The question then becomes, what is the role of laws which are meant to build and shape the organizational culture? Effective codes of conduct and compliance are essential in promoting ethical decision making by providing consistency of standards, clarity of expectations which helps reinforce core values. However though the implementation of corporate ethics and ethical training programs are necessary, they are not sufficient to promote and shape ethical climates, (Demitras & Akdogan, 2015). The appropriate and desired behavior is fostered through a socialization process where employees learn and project values from watching leaders in action which consequentially becomes the way of doing business hence a corporate culture, (Mihelič, Lipičnik, & Tekavčič, 2010)

4.12 Factors That Lead to the Systemic Corruption in Kenya

This section provides an analysis of major contributory factors to the systemic corruption. Great effort is needed to fight corruption in Kenya such as replacement of new corruption agencies (Kenya Anti-Corruption Authority and the Kenya Anti-Corruption Commission to Ethics Anti-Corruption Commission) that have proven ineffective due to the factors analyzed below;

Lack of political will to fight corruption

Though various leaders implicated in the Goldenberg and Anglo leasing scandals have been brought to trial, the process towards justice has been generally slow. In both cases, the government manipulated the machinery of justice preventing prosecution of those involved in the graft. In the Anglo leasing case for instance, Kenya apparently blocked international attempts to investigate the Anglo leasing scandal which forced suspension of investigations by the UK’s Serious Fraud Office as the case is depended on mutual legal assistance from the government of Kenya. Once again like the predecessor Goldenberg scandal, The Anglo leasing case slipped through the public eyes. Efforts to revive these cases have been blocked occasionally by members of parliament either through passing bills that prohibit prosecution of the cases or removal from office individuals who try to follow through the cases such as P.L.O. Lumumba, as director of EACC in 2011.

Similar behavior is perpetrated by junior officials in various public and private institutions. The Kenya National Police Service for instance, ranked as the most corrupt institution with latest scandal involving illegal electronic money transfers between officers, led to the firing of 127 traffic police officers. According to Human Rights Report (HRR, 2017), the Kenyan Police Service lacks organizational and technical competencies which give room to rampant corruption, (GAN, 2017). Just as the Kenyan police, clerk officials in the judiciary, depending on the amount of bribe given, would often hide court documents as a result derail court proceedings which in turn overhaul the whole justice process.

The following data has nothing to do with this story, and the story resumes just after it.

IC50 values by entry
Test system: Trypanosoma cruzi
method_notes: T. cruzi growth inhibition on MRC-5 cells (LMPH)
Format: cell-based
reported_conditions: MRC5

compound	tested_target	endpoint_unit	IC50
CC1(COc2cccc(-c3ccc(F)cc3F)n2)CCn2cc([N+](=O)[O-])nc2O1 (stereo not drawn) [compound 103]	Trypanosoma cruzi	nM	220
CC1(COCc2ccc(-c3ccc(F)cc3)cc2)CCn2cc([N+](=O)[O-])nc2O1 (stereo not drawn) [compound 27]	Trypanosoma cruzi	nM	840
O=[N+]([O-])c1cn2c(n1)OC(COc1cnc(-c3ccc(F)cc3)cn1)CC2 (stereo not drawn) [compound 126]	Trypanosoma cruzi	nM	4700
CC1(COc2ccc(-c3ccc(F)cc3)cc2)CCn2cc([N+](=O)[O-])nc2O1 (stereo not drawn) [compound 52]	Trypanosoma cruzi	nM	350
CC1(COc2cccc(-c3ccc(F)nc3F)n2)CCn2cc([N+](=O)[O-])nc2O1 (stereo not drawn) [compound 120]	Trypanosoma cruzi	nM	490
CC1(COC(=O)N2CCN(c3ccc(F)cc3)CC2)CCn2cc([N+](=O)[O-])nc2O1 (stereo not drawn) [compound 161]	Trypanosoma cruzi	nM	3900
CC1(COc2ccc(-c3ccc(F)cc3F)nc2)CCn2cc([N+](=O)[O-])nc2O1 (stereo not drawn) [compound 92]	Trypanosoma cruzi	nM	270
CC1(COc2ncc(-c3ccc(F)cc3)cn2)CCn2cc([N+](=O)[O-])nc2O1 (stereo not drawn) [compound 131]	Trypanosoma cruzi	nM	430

Fortunately owing to the judicial reforms, efficiency in the judicial system has been enhanced through  establishment of Performance Management Directorate, establishment of the office of the Ombudsperson and improved record keeping and staffing of new judges and magistrates, (Gainer, 2015).

Weak Institutions

The Kenyan police and the judicial arm of government which are core of the bodies to defend and promote justice have been compromised in the fight against corruption, and often have the two been named as most corrupt institutions by trust international corruption agencies such as transparency International. The police force has often been engaged in bribery especially the traffic police, protection of illegal activities from law enforcement and in instances, undermining prosecution of law offenders at an agreed price (bribe).The judiciary’s independence has been compromised where courts have been used as a defense mechanism for the society elite, judicial officials have been involved in corruption scandals way back from the Anglo leasing saga to recent corruption cases where judges tried to bribe their way to the Judicial Service Commission and bribery claims levied against Justice, Philip Tunui where the claim was never substantiated by the tribunal due to the Court of Appeal ruling that rendered him not a judicial officer, (Standard, 2016). Despite the judicial reform efforts, efficiency has been improved but as alleged by the Chief Justice, Willy Mutunga before leaving office, the judiciary is as corrupt as ever. In summary corruption cannot be stemmed out if at all the law enforcement bodies are themselves compromised. Justice in such environment cannot prevail.